The North Korean state is the one that possibly is the most puzzling in the region to most outside observers. Isolated, poor, but with a large population, large reserves of minerals and a definite streak of independence. And again the country is causing problems by renouncing the cease-fire with South-Korea, and testing its long range missiles every few months or so. Remco Breuker gave us some more background on why this is happening, and gave some interesting insights and thoughts. Some examples:

> Unification is growing more unlikely, not only because of the immense financial cost involved but research in South Korea is showing increasingly that in fact younger generations in South Korea don’t look at the North anymore as being of the same country. As Remco Breuker put it: they are South Koreans, not Koreans.

> No one wants any kind of armed conflict on the Peninsula, but in the current situation unintended escalation is an easy risk.

> Engagement is the only way to get any further in this process. Increasing sanctions on North Korea is only making things worse, as to the people in North Korea it confirms what they know of the outside world: everyone, especially the US, wants to destroy North Korea. However, engagement will not be easy – and to quote Churchill will have to be “failure after failure after failure”. It may also mean that some people in the regime will not get the punishment (straight away) they deserve as the first and foremost objective should be to improve conditions in the country itself for its population. It may be necessary to engage exactly those people who are responsible for the current situation to get there.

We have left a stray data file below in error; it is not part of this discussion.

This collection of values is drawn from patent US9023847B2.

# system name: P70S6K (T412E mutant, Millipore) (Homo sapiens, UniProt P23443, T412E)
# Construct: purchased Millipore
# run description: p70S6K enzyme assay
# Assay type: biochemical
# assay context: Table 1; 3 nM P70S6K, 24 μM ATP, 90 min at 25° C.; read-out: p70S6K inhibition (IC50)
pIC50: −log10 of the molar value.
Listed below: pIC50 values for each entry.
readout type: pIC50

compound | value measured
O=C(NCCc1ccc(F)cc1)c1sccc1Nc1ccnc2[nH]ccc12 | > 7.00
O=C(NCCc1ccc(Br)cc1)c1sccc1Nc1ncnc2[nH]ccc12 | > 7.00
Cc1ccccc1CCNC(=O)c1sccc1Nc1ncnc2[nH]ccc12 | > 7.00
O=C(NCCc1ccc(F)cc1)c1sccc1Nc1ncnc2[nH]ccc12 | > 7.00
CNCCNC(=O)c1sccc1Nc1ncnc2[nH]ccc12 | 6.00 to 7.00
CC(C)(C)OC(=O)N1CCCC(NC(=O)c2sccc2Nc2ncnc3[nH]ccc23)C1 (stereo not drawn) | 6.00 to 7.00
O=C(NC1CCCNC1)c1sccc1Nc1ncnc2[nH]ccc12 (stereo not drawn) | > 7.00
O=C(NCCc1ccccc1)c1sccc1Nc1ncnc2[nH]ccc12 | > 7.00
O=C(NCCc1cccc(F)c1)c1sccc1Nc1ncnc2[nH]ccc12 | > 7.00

There is no easy solution, and there is definitely not an easy way out of the prospect of North Korea becoming a nuclear power. In Breuker’s view this will be something we will have to deal with, as it looks unlikely/impossible that this will be bargained off the table.

Especially the discussion on the role of the regional powers such as Japan and China was a part that I would’ve liked to go on for longer. The complexities of the region are many, and some aspects of it are not really understood here at all. Again, the abduction issue was brought up – the topic of my MA/MSc thesis – which is still having an effect on the Japanese position towards North Korea. I guess some things never change: what may look like an insignificant issue to us in faraway Europe means everything to a resolution that may or may not come.

I wonder what the future will hold for the region, a unified Korea – or two countries continuing to go in a very different direction?

Recommended: Shareable

One of my recent website/blog finds is Shareable, a website bringing together stories and news from the world of the ‘sharing economy’. I’m not too sure what I think of naming another concept – I’m not a fan of labelling everything that is supposedly different, but maybe not really.

Anyway, what I like about Shareable – and I don’t nearly read everything – is the variety of topics and the new things I find when looking through a few days’ worth of articles.